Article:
File:Ganguro crop.jpg
"Yamanba" redirects here. For the Japanese yōkai creature, see Yama-uba.

Ganguro (Kanji:顔黒 Hiragana: がんぐろ Katakana: ガングロ lit. "Black Face") is an alternative fashion trend of blonde or orange hair and tanned skin among young Japanese women that peaked in popularity around the year 2000. The Shibuya and Ikebukuro districts of Tokyo were the centers of ganguro fashion.[citation needed]


Ganguro appeared as a new fashion style in Japan in the early 1990s and to date is prevalent mostly among young women. In ganguro fashion, a deep tan is combined with hair dyed in shades of orange to blonde, or a silver grey known as "high bleached". Black ink is used as eye-liner and white concealer is used as lipstick and eyeshadow. False eyelashes, plastic facial gems, and pearl powder are often added to this. Platform shoes and brightly-coloured outfits complete the ganguro look. Also typical of ganguro fashion are tie-dyed sarongs, miniskirts, stickers on the face, and many bracelets, rings, and necklaces.

Ganguro falls into the larger subculture of gyaru (from English "gal"), a slang term used for various groups of young women, usually referring to overly childish or rebellious girls. Researchers in the field of Japanese studies believe that ganguro is a form of revenge against traditional Japanese society due to resentment of neglect, isolation, and constraint of Japanese society. This is their attempt at individuality, self-expression, and freedom, in open defiance of school standards and regulations.[1] Fashion magazines like Egg and Ageha have had a direct influence on the ganguro. Other popular ganguro magazines include Popteen and Ego System. The ganguro culture is often linked with para para, a Japanese dance style. However, most para para dancers are not ganguro, and most ganguro are not para para dancers, though there are many who are ganguro or gal and dance para para.

One of the most famous early ganguro girls was known as Buriteri, nicknamed after the black soy sauce used to flavor yellowtail fish in teriyaki cooking. Egg made her a star by frequently featuring her in its pages during the height of the ganguro craze. After modelling and advertising for the Shibuya tanning salon "Blacky", social pressure and negative press convinced Buriteri to retire from the ganguro lifestyle.[2]

File:Yamanba cropped.jpg

Yamanba and manba

Yamanba (ヤマンバ?) and manba (マンバ?) are terms often used to describe extreme practitioners of ganguro fashion. Old school Yamanba and Manba (particularly known as 2004 Manba) featured dark tans and white lipstick, pastel eye make-up, tiny metallic or glittery adhesives below the eyes, brightly-coloured circle lenses, plastic dayglo-coloured clothing, and incongruous accessories, such as Hawaiian leis (often the Alba Rosa brand[citation needed]). Stickers on the face died out shortly after 2004 and, for a while, Manba died. Yamanba is now more extreme, and hair is often multicoloured and usually synthetic. 2008's Manba has seen a darker tan, and no facial decoration (stickers). Hair is usually neon/bright colours, with pink being a favourite. Wool ("dreadlocks"), extensions and clips are worn to make hair appear longer. Clothing remains the same, although leis are worn less frequently now.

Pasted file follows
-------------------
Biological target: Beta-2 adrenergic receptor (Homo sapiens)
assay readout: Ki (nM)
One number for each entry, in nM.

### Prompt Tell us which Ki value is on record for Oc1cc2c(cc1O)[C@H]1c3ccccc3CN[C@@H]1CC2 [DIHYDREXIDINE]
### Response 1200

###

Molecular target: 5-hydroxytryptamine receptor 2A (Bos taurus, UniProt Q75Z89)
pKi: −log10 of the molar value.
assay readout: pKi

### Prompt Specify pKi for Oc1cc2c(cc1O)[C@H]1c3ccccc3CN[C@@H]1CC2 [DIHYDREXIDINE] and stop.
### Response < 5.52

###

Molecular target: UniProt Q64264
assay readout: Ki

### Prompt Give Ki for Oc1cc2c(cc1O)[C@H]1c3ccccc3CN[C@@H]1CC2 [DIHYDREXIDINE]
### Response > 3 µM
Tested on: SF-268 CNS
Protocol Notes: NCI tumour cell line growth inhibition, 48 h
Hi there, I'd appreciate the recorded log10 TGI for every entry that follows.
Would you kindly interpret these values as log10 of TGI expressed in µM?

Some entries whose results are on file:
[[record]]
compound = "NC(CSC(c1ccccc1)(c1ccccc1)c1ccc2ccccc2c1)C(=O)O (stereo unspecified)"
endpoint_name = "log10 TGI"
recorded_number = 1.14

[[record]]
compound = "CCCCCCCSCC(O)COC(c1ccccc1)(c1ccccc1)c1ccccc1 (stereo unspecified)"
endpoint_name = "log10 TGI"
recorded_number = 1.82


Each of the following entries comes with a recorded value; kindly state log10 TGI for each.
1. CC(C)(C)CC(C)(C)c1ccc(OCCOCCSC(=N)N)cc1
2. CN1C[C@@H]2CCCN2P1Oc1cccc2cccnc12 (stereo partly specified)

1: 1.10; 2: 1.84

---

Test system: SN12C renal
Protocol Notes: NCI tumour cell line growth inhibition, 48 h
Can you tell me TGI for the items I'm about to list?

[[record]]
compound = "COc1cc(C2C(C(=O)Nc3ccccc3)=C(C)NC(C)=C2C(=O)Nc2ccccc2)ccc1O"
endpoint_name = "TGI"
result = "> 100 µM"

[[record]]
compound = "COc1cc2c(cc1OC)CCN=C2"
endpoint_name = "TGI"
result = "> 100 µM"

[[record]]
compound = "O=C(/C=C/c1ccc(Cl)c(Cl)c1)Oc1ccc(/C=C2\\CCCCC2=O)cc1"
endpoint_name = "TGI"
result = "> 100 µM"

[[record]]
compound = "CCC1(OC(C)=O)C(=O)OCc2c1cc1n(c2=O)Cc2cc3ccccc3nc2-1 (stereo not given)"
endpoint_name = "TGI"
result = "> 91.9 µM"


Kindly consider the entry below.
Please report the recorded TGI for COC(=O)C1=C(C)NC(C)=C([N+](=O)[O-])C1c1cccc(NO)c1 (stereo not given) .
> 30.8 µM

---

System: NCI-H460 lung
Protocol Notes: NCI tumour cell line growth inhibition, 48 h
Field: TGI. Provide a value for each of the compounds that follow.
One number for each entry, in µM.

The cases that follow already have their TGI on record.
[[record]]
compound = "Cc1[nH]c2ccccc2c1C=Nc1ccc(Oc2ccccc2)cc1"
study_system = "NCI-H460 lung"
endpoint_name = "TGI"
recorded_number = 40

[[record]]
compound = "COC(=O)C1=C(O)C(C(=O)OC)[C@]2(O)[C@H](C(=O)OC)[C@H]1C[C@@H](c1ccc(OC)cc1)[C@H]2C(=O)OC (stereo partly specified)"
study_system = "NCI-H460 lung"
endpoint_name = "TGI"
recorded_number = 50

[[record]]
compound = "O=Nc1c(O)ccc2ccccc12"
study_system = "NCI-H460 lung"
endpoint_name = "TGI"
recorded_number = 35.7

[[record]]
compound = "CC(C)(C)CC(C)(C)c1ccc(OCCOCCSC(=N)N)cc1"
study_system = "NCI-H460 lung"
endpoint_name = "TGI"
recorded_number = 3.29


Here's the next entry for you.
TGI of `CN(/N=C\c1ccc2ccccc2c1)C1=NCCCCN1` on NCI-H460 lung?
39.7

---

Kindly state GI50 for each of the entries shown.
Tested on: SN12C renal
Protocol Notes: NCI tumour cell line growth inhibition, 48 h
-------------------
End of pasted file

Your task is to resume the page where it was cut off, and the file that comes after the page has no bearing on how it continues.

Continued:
Manba and Yamanba are not to be confused. Yamanba has white make-up only above the eye, while Manba has makeup below the eye also. Stuffed animals, bracelets, bells and hibiscuses are worn. The male equivalent is called a "center guy" (センター街 Sentāgai?, Center Street), a pun on the name of a pedestrian shopping street near Shibuya Station in Tokyo where Yamanba and center guys are often seen.


Ganguro practitioners say that the term derives from the phrase gangankuro (ガンガン黒?, exceptionally dark). The term yamanba derives from Yama-uba, the name of a mountain hag in Japanese folklore whom the fashion is thought to resemble. Ganguro is now used to describe girls, or gals, with a tan, lightened hair and some brand clothing. This can often be confused with Oneegyaru (Big Sister Gal) and Serebu (Celeb), although Oneegyaru is usually associated with a lot of expensive gal brands and Serebu focuses on expensive western fashions.

Worldwide reception

The style is usually copied for anime conventions. Gal is not to be associated with cosplay. Girls who follow the Gyaru fashion in the western world have also taken it upon themselves to create "Gal Circles" (ギャルサー Gyarusa?): a circle of friends who all enjoy the Gal fashion. They hang out together, much like a sisterhood. They are popular in Japan, to the point that a TV programme called Gyarusa, featuring Morning Musume's Yaguchi Mari, was made. There are currently circles in the UK, America, and other European countries who are brought together online.

Most recently, two British manba from UK Gal Circle Hibiscgyaru were interviewed for BBC World Services in a bid to make Japanese fashion more accessible and understood to the Western world.[3] Other notable Western gyaru appearances can be found on Tokyo Kawaii TV, NHK's popular television programme about current youth trends in Japan. A former UK Gal Circle was featured in the "Himegyaru" (姫ギャル Princess gal?) episode, which aired in March 2008, and more recently, Spanish Gal Circle Hysterical were featured, with the episode airing in late August 2009.

File:Glam crop.jpg

See also


  1. Liu, Xuexin (2005). "The hip hop impact on Japanese pop culture". Southeast Review of Asian Studies. XXVII.  Southeast Conference of the Association for Asian Studies (SEC/AAS)
  2. Macias, Patrick; Evers, Izumi (2007). Japanese Schoolgirl Inferno - Tokyo Teen Fashion Subculture Handbook. San Francisco: Chronicle Books. p. 66. ISBN 13 978-0-8118-5690-4 Check |isbn= value: length (help). 
  3. Japan's fashion rebellion goes West

External links


nl:Ganguro pl:Ganguro ru:Гангуро sv:Ganguro

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